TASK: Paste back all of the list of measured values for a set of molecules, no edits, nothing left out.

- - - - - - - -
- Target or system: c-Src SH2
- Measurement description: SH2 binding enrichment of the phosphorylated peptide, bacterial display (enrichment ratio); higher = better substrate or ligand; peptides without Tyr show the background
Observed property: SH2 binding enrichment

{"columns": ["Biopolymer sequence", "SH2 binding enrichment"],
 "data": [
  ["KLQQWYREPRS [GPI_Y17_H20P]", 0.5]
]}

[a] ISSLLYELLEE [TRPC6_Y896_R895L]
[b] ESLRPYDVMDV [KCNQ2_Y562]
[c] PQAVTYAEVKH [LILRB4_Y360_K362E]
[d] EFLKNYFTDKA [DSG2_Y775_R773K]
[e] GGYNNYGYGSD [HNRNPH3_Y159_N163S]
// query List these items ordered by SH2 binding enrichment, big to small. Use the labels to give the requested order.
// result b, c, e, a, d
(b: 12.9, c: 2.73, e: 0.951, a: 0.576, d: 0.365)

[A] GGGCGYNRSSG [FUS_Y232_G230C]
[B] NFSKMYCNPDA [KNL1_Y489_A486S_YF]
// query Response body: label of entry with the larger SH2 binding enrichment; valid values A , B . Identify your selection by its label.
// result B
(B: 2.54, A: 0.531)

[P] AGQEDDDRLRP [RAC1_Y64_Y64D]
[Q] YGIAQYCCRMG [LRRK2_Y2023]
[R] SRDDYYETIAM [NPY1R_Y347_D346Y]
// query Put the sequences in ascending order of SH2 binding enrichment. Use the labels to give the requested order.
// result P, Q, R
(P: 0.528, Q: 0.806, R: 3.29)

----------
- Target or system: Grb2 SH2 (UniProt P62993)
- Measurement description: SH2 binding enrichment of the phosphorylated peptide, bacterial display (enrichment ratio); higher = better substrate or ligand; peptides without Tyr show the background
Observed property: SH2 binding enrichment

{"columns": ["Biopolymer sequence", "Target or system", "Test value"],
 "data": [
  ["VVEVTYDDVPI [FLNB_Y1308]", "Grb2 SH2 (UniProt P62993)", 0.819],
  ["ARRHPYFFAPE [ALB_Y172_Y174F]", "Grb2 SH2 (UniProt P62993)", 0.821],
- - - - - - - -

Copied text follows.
- Target or system: c-Src SH2
- Measurement description: SH2 binding enrichment of the phosphorylated peptide, bacterial display (enrichment ratio); higher = better substrate or ligand; peptides without Tyr show the background
Observed property: SH2 binding enrichment

{"columns": ["Biopolymer sequence", "SH2 binding enrichment"],
 "data": [
  ["KLQQWYREPRS [GPI_Y17_H20P]", 0.5]
]}

[a] ISSLLYELLEE [TRPC6_Y896_R895L]
[b] ESLRPYDVMDV [KCNQ2_Y562]
[c] PQAVTYAEVKH [LILRB4_Y360_K362E]
[d] EFLKNYFTDKA [DSG2_Y775_R773K]
[e] GGYNNYGYGSD [HNRNPH3_Y159_N163S]
// query List these items ordered by SH2 binding enrichment, big to small. Use the labels to give the requested order.
// result b, c, e, a, d
(b: 12.9, c: 2.73, e: 0.951, a: 0.576, d: 0.365)

[A] GGGCGYNRSSG [FUS_Y232_G230C]
[B] NFSKMYCNPDA [KNL1_Y489_A486S_YF]
// query Response body: label of entry with the larger SH2 binding enrichment; valid values A , B . Identify your selection by its label.
// result B
(B: 2.54, A: 0.531)

[P] AGQEDDDRLRP [RAC1_Y64_Y64D]
[Q] YGIAQYCCRMG [LRRK2_Y2023]
[R] SRDDYYETIAM [NPY1R_Y347_D346Y]
// query Put the sequences in ascending order of SH2 binding enrichment. Use the labels to give the requested order.
// result P, Q, R
(P: 0.528, Q: 0.806, R: 3.29)

----------
- Target or system: Grb2 SH2 (UniProt P62993)
- Measurement description: SH2 binding enrichment of the phosphorylated peptide, bacterial display (enrichment ratio); higher = better substrate or ligand; peptides without Tyr show the background
Observed property: SH2 binding enrichment

{"columns": ["Biopolymer sequence", "Target or system", "Test value"],
 "data": [
  ["VVEVTYDDVPI [FLNB_Y1308]", "Grb2 SH2 (UniProt P62993)", 0.819],
  ["ARRHPYFFAPE [ALB_Y172_Y174F]", "Grb2 SH2 (UniProt P62993)", 0.821],